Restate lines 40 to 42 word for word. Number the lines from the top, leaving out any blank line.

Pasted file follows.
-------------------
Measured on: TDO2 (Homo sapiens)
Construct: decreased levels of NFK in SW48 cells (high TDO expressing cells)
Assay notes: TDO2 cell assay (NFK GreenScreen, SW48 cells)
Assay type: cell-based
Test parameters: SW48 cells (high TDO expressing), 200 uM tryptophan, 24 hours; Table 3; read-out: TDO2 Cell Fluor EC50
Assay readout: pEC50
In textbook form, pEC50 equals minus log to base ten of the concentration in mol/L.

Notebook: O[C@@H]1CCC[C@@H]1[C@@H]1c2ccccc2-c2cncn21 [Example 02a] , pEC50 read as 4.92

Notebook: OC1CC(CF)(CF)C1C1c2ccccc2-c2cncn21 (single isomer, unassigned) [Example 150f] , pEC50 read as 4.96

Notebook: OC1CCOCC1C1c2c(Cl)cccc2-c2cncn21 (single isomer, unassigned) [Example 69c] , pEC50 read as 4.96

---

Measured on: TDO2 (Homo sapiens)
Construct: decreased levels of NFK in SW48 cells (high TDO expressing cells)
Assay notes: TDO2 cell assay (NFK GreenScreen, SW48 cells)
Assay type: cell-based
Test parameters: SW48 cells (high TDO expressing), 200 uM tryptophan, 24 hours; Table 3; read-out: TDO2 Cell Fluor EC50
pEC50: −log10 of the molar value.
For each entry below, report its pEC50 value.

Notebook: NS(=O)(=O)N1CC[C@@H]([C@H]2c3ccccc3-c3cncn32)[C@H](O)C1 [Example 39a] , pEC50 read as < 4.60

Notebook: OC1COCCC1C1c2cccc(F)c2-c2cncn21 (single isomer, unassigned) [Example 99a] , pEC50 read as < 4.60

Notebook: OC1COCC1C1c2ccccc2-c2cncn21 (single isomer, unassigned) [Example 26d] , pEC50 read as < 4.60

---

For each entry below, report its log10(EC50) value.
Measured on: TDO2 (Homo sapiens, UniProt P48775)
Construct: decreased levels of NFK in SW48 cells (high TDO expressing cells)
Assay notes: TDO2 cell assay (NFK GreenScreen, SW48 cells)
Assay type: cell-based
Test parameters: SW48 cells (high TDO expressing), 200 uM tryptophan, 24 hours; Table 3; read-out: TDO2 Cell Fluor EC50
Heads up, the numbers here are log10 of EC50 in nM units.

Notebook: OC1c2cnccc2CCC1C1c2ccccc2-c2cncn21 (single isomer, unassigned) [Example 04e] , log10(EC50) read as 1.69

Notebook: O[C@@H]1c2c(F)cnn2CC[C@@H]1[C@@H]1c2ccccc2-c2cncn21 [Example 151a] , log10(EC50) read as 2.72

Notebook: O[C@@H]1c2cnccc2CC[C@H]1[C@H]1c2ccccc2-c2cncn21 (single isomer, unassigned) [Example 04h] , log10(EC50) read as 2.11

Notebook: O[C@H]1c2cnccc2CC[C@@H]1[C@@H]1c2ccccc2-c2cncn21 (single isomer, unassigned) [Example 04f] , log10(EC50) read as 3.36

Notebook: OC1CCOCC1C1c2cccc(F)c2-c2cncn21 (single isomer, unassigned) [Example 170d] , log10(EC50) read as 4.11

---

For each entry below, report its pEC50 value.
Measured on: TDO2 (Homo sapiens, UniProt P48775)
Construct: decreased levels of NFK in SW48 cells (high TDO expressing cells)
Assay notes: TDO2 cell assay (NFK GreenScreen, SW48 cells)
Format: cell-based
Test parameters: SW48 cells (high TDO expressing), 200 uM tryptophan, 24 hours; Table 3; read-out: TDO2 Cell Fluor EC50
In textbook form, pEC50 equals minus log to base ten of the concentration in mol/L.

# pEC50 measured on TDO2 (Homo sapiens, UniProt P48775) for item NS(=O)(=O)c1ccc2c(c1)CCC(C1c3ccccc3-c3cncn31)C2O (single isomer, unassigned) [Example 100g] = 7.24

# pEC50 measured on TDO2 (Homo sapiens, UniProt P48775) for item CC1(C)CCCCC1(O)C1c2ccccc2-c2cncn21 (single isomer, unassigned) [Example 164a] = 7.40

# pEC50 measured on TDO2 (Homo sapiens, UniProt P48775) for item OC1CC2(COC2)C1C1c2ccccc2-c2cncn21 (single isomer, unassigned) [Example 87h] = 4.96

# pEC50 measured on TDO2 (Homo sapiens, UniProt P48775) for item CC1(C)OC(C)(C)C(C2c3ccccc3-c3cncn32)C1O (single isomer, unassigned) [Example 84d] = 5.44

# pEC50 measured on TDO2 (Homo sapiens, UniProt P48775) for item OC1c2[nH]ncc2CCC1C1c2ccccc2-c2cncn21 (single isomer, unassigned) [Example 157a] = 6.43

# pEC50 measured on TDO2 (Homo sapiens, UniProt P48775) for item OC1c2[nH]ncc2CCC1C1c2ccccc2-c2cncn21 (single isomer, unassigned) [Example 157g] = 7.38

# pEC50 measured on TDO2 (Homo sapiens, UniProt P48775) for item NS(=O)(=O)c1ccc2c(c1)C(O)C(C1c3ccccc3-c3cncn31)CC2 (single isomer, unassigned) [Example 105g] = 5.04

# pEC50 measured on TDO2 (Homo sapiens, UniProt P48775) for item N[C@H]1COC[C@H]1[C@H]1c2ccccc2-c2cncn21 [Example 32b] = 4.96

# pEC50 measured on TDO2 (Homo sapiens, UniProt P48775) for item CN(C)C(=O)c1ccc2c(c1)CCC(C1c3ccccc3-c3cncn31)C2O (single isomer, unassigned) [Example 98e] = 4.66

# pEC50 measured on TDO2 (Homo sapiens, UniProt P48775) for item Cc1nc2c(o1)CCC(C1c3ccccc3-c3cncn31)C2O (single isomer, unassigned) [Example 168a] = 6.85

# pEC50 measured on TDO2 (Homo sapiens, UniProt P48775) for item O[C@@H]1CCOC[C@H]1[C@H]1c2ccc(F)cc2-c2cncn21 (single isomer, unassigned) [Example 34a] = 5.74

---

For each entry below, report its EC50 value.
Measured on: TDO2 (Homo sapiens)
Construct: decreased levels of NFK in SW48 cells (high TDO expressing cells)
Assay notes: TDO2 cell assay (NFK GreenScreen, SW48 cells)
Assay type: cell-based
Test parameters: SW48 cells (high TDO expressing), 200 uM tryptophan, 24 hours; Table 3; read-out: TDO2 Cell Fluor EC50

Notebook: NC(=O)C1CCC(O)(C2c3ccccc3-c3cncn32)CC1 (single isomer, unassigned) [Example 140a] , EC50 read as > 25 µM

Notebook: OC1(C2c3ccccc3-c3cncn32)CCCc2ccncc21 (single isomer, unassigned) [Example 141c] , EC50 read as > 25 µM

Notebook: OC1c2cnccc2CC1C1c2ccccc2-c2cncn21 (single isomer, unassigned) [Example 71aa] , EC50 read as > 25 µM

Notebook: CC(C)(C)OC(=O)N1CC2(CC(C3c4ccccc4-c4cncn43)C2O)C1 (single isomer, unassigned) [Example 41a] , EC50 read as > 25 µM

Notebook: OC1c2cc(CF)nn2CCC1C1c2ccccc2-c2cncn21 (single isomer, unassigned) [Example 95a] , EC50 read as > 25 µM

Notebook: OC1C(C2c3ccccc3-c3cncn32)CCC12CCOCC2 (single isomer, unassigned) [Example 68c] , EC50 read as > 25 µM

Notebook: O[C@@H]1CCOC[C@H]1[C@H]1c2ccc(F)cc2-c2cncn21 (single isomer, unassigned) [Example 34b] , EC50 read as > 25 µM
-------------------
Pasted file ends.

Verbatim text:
Format: cell-based
Test parameters: SW48 cells (high TDO expressing), 200 uM tryptophan, 24 hours; Table 3; read-out: TDO2 Cell Fluor EC50
In textbook form, pEC50 equals minus log to base ten of the concentration in mol/L.